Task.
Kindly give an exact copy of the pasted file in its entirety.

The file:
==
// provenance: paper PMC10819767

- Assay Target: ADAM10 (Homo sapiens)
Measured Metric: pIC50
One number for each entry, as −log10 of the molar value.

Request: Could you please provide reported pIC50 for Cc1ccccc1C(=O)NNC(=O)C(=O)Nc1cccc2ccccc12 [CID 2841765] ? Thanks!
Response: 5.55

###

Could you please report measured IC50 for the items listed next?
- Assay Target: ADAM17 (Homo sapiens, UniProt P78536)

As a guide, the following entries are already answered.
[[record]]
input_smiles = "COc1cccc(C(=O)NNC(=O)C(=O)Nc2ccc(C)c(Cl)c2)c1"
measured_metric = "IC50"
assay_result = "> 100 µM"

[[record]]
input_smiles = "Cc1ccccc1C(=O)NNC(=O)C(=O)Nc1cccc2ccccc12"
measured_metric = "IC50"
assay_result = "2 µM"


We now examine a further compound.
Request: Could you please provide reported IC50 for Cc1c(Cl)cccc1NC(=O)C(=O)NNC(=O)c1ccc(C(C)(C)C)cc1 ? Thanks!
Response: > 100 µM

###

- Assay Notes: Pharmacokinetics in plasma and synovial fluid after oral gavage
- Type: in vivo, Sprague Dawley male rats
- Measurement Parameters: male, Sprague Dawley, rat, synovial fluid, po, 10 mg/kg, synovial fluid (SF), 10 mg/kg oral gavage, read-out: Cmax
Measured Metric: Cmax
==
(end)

// provenance: paper PMC10819767

- Assay Target: ADAM10 (Homo sapiens)
Measured Metric: pIC50
One number for each entry, as −log10 of the molar value.

Request: Could you please provide reported pIC50 for Cc1ccccc1C(=O)NNC(=O)C(=O)Nc1cccc2ccccc12 [CID 2841765] ? Thanks!
Response: 5.55

###

Could you please report measured IC50 for the items listed next?
- Assay Target: ADAM17 (Homo sapiens, UniProt P78536)

As a guide, the following entries are already answered.
[[record]]
input_smiles = "COc1cccc(C(=O)NNC(=O)C(=O)Nc2ccc(C)c(Cl)c2)c1"
measured_metric = "IC50"
assay_result = "> 100 µM"

[[record]]
input_smiles = "Cc1ccccc1C(=O)NNC(=O)C(=O)Nc1cccc2ccccc12"
measured_metric = "IC50"
assay_result = "2 µM"


We now examine a further compound.
Request: Could you please provide reported IC50 for Cc1c(Cl)cccc1NC(=O)C(=O)NNC(=O)c1ccc(C(C)(C)C)cc1 ? Thanks!
Response: > 100 µM

###

- Assay Notes: Pharmacokinetics in plasma and synovial fluid after oral gavage
- Type: in vivo, Sprague Dawley male rats
- Measurement Parameters: male, Sprague Dawley, rat, synovial fluid, po, 10 mg/kg, synovial fluid (SF), 10 mg/kg oral gavage, read-out: Cmax
Measured Metric: Cmax